To cut a much longer story short: In Tupaia’s cartographic system, avatea marks a bearing to the north. It references the direction of the sun in its highest position at noontime (which south of the tropic of Capricorn, and most of the year south of the equator, points due north). Tupaia thus overrode the cardinal logic the Europeans set up for him: For the islands he subsequently drew, north would no longer be ‘up,’ east ‘right,’ south ‘down,’ west ‘left.’ North would from now on be in the center of the chart. What he thus also overrode is the logic of a singular, central perspective.
In Tupaia’s logic, there is no singular orientation abstracted from the traveller. True to his wayfinding tradition, the center of observation is always the va‘a (canoe). Rather than imaging an aloof bird-eye perspective, Tupaia must have invited his European collaborators to situate themselves in the chart, on a va‘a at any of the islands he subsequently drew.
One can’t help but be reminded of Super Mario Bros. 3, World 4:
* thanks to the many emphatic readers who noted my error (Cook’s voyage reached Tahiti in 1769, not 1767 as originally stated)
a non-industry friend asked me to summarize the current dispute between the WGA and the ATA. I did my best:
Anyway. We welcome comment!
saw this on Bloomberg, but I don’t think it really tracks. Maybe just the specific combination of regular milk, one egg, two slices of toast, and one fruit, an ideal of breakfast we can probably say evolved in Europe, is just easier to get in North America and Europe than it is in sub-Saharan Africa?
As Bloomberg notes:
Bloomberg picked the four food items based on widely available commodities that allow for price comparisons globally. What people across the world actually eat for their first meal of the day varies from egg-and-potato tacos in Mexico City to fried pork buns in Shanghai to cooked fava beans in Cairo.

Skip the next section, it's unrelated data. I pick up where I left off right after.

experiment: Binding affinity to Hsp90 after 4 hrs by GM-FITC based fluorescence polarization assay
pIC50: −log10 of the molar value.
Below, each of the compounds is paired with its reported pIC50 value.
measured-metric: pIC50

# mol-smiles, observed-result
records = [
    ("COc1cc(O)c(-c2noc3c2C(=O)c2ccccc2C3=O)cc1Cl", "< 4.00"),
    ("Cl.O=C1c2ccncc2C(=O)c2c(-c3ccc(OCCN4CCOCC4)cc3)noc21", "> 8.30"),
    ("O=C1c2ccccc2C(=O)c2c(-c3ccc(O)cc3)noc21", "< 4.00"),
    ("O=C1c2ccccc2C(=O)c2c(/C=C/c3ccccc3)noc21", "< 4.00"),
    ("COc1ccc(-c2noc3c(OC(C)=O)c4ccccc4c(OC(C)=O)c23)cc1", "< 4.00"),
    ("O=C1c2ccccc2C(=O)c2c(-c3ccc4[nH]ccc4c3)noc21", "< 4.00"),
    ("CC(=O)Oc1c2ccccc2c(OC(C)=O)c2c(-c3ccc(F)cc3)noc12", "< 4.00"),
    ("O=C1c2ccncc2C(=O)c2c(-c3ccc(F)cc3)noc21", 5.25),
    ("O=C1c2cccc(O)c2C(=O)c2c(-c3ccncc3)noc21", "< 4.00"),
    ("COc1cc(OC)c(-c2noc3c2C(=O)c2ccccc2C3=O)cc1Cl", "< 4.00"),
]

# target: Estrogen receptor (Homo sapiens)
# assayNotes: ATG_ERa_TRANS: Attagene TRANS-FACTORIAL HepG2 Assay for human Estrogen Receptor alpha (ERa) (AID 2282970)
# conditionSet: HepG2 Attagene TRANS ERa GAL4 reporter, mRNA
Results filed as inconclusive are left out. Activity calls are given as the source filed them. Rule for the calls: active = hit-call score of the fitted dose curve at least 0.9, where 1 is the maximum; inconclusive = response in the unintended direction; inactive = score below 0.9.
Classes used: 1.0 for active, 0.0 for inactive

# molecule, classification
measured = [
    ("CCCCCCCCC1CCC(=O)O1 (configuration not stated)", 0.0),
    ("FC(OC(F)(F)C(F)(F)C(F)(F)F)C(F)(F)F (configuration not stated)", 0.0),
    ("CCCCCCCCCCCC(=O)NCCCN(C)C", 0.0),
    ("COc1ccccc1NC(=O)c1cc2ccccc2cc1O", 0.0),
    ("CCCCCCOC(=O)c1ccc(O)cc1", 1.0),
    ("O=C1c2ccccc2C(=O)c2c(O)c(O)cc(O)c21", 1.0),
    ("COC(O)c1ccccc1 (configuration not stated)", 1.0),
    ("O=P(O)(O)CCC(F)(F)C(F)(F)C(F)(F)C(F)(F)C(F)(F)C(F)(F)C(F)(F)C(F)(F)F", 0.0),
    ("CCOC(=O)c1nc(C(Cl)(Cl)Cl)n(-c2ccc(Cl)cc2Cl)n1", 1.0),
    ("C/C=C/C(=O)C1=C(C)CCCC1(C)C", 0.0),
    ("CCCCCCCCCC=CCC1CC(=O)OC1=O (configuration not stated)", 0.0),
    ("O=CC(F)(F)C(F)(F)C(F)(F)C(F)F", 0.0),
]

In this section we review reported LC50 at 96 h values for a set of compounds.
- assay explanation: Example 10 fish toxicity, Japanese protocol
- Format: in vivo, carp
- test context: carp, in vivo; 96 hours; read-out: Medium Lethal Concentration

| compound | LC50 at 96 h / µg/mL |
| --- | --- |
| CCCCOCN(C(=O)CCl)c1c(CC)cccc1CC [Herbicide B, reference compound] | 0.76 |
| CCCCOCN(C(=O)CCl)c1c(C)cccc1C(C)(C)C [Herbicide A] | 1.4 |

Damn all those sound good.
In my own experience trying to get breakfast in Latin America or Asia, you might not be able to get milk, an egg, two slices of toast, and one fruit, but you can easily and inexpensively get say pupusas or a tasty medu vada or something.
Still, the point they are going for, worth considering:
The 30 cities with the least affordable breakfasts were largely concentrated in South America, Eastern Europe, Southeast Asia and Africa. Many of these regions suffer from food insecurity, or limited access to affordable and nutritious food, which can lead to additional problems such as disease and even death.
In Accra and Lagos, the two cities with the least affordable food prices, the standard breakfast would take more than 2 hours of work to purchase. The index would show an even more staggering disparity if Caracas were included. However, due to hyperinflation and the complex currency situation, that nation’s capital was excluded from this year’s list.
Purging some books from my collection.
This one no longer sparks joy. Perhaps because the cover itself is too busy, and also summons up a specific 90s period that now feels almost grotesque?
I got a lot out of this book. What an era – when the most popular TV show really was the funniest. On Frasier:
What a great, brilliant innovation. It really gave Frasier a different, quieter feel than some of the other shows of the era.
How about this story about Clooney on the first day of E.R.:
For the purposes of this exercise, let’s rule out Amtrak. It’s “public transportation” in a way but that’s another level. Let’s talk about traveling, by public transit only, no Greyhound, connecting network to network, and see how far you could get.
Worked on this problem briefly and here’s what I came up with.
The key is really Lancaster. From LA you could take an 785 Antelope Valley Transit Authority Bus to Lancaster.
From Lancaster, you could connect on Kern Valley Transit and go as far as Lost Hills or Delano, or even out to Ridgecrest.
You’ll be dropped off around here:
But, you could also hop on the Eastern Sierra Transit Authority’s Mammoth Express, go out to Lone Pine, change there for a bus that will take you to Reno, Nevada.
You could even hop off early, in Carson City, Nevada. It’s thus easier to travel in this method to Nevada’s state capitol than it is to California’s.
Far as I can tell, closest you can get to Sacramento without resorting to Amtrak or Greyhound from Los Angeles is Delano or Lost Hills.
Along the coast I don’t see how you get farther than Santa Barbara.
If you’re heading east, I could see you getting to Hemet with some help from the Riverside Transit Authority, or you could work your way all the way to the east side of the Salton Sea with some help from the Sunline Transit Agency.
We welcome corrections from our transit-minded readers!